With natural, no-sugar wine (we use Dry Farm Wines), you can enjoy lighter, low-carb versions of your favorite drinks. So, raise a glass—and be sure to make enough to go around.
Today’s guest post is generously offered up by Craig Emmerich, husband to—and co-author with—the queen of keto herself, Maria Emmerich. Enjoy!
When we consume macro nutrients, our bodies go through a priority for dealing with them. This priority can be very useful in understanding how our bodies work and how to leverage it for losing weight.
The body doesn’t like having an oversaturation of fuel in the blood at any time. It tightly manages the fuels to avoid dangerous situations like hyperglycemia or blood glucose that is too high. But it also manages and controls other fuels like ketones (beta hydroxybutyrate or BHB levels) and fats (free fatty acids or FFA and triglycerides) to keep them under control and not oversaturate the blood with fuel.
So, you’ve done a Whole 30® (or other dietary reset involving the removal of potentially allergenic or sensitizing foods to establish homeostasis). It’s over. It went well. You feel good. You’re ready to take on the world. Now what?
Officially, you’re supposed to reintroduce the allergenic foods you removed, one at a time, to see how they affect your digestive, psychological, metabolic, and overall health. After all, the main point of the Whole 30 is to uncover the allergenic foods that actually bother you and the ones that don’t. A broad, diverse diet is awesome if you tolerate it, and having more foods available to eat makes living easier and more enjoyable. There’s no reason not to eat legumes (or dairy, or a glass of wine) if you like them and they don’t negatively affect your health. The reintroduction phase of the Whole 30 simply helps you learn which of those foods work and which don’t. That said, it’s intimidating for a lot of folks….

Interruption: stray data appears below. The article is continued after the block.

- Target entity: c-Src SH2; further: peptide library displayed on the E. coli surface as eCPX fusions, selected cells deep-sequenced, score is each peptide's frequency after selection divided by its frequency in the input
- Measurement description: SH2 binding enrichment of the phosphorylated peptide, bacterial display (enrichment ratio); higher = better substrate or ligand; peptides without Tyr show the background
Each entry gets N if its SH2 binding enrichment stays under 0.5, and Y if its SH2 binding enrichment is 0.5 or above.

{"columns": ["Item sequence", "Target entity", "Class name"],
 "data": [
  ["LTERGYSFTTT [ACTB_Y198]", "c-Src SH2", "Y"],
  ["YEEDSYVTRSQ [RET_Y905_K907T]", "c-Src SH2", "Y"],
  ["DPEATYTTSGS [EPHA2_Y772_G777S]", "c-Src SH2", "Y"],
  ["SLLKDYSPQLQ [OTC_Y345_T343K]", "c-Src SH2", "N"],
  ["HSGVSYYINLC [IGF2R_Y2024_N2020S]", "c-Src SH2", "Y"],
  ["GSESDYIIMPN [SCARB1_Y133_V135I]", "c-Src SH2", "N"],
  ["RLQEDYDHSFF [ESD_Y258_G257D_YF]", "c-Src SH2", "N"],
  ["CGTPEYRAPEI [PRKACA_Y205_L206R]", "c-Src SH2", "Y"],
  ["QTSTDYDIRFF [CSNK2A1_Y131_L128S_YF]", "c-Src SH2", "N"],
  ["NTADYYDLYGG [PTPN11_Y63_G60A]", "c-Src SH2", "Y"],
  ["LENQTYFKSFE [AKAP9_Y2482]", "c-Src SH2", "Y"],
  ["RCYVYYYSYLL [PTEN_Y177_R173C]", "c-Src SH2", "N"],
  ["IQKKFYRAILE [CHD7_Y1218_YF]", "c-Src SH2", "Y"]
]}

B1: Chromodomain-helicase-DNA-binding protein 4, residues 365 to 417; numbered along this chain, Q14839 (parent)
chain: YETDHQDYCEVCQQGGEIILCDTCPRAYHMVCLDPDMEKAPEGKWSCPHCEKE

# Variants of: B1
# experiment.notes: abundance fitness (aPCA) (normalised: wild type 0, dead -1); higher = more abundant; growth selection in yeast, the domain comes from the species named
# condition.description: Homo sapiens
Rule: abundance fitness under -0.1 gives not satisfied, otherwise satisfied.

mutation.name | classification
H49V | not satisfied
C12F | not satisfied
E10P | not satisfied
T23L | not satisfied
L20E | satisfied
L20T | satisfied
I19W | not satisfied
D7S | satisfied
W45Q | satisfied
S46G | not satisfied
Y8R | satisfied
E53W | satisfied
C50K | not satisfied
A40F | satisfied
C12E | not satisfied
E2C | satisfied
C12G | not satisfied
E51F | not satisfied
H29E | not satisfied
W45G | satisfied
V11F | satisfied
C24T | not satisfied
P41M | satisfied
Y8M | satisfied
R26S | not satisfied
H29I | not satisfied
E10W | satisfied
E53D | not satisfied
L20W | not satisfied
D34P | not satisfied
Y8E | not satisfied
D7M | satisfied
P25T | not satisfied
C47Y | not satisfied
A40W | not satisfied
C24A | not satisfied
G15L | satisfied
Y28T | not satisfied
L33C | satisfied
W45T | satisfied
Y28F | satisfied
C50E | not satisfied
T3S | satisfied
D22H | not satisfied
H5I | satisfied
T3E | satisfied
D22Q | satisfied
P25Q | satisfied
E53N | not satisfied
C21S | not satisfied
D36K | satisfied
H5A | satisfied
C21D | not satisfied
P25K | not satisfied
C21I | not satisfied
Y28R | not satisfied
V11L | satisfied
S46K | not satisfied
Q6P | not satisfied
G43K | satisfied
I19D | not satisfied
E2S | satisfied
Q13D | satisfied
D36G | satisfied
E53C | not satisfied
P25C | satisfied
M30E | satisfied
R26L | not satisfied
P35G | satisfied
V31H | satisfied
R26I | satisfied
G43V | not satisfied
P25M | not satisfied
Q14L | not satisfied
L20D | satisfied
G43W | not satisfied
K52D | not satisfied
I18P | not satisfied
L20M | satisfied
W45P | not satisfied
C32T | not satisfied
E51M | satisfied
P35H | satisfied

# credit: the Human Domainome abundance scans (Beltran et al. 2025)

For today’s edition of Dear Mark, I’m responding to four reader comments. First up, if a person can’t eat eggs, doesn’t like liver, but really wants choline, can they just supplement? Second, are a couple handfuls of almonds too much omega-6 for the average person? What if they eat fish? Third, a new study claims to show that keto dieting tanks hepatic insulin sensitivity. What should we make of it? Are we giving ourselves type 2 diabetes by going keto? And fourth, I highlight a great approach to drinking alcohol (and living in general) from one of our readers.